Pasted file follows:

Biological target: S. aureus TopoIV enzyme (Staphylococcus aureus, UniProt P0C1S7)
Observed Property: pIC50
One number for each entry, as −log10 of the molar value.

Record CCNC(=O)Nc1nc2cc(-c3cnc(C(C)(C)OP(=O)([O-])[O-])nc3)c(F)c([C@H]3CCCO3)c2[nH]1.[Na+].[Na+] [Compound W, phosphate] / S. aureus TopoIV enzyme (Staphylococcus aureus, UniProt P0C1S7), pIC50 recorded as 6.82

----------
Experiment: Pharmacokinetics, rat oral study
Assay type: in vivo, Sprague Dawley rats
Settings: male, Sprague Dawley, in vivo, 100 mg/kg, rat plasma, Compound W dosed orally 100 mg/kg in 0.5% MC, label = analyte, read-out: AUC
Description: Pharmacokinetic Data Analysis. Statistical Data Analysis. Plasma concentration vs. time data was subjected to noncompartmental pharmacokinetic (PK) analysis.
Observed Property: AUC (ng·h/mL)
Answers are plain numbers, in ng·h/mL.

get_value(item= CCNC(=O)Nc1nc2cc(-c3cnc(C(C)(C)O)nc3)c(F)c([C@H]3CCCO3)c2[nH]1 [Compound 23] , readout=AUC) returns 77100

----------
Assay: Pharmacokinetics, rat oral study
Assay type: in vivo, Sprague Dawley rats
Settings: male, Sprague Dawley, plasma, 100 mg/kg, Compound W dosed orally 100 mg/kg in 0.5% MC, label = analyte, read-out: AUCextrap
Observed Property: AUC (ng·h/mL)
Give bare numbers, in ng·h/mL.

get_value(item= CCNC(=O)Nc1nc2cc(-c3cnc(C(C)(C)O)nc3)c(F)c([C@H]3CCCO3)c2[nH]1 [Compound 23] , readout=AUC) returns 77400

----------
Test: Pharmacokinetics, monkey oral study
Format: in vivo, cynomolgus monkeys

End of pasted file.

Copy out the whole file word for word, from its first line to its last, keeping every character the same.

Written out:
Biological target: S. aureus TopoIV enzyme (Staphylococcus aureus, UniProt P0C1S7)
Observed Property: pIC50
One number for each entry, as −log10 of the molar value.

Record CCNC(=O)Nc1nc2cc(-c3cnc(C(C)(C)OP(=O)([O-])[O-])nc3)c(F)c([C@H]3CCCO3)c2[nH]1.[Na+].[Na+] [Compound W, phosphate] / S. aureus TopoIV enzyme (Staphylococcus aureus, UniProt P0C1S7), pIC50 recorded as 6.82

----------
Experiment: Pharmacokinetics, rat oral study
Assay type: in vivo, Sprague Dawley rats
Settings: male, Sprague Dawley, in vivo, 100 mg/kg, rat plasma, Compound W dosed orally 100 mg/kg in 0.5% MC, label = analyte, read-out: AUC
Description: Pharmacokinetic Data Analysis. Statistical Data Analysis. Plasma concentration vs. time data was subjected to noncompartmental pharmacokinetic (PK) analysis.
Observed Property: AUC (ng·h/mL)
Answers are plain numbers, in ng·h/mL.

get_value(item= CCNC(=O)Nc1nc2cc(-c3cnc(C(C)(C)O)nc3)c(F)c([C@H]3CCCO3)c2[nH]1 [Compound 23] , readout=AUC) returns 77100

----------
Assay: Pharmacokinetics, rat oral study
Assay type: in vivo, Sprague Dawley rats
Settings: male, Sprague Dawley, plasma, 100 mg/kg, Compound W dosed orally 100 mg/kg in 0.5% MC, label = analyte, read-out: AUCextrap
Observed Property: AUC (ng·h/mL)
Give bare numbers, in ng·h/mL.

get_value(item= CCNC(=O)Nc1nc2cc(-c3cnc(C(C)(C)O)nc3)c(F)c([C@H]3CCCO3)c2[nH]1 [Compound 23] , readout=AUC) returns 77400

----------
Test: Pharmacokinetics, monkey oral study
Format: in vivo, cynomolgus monkeys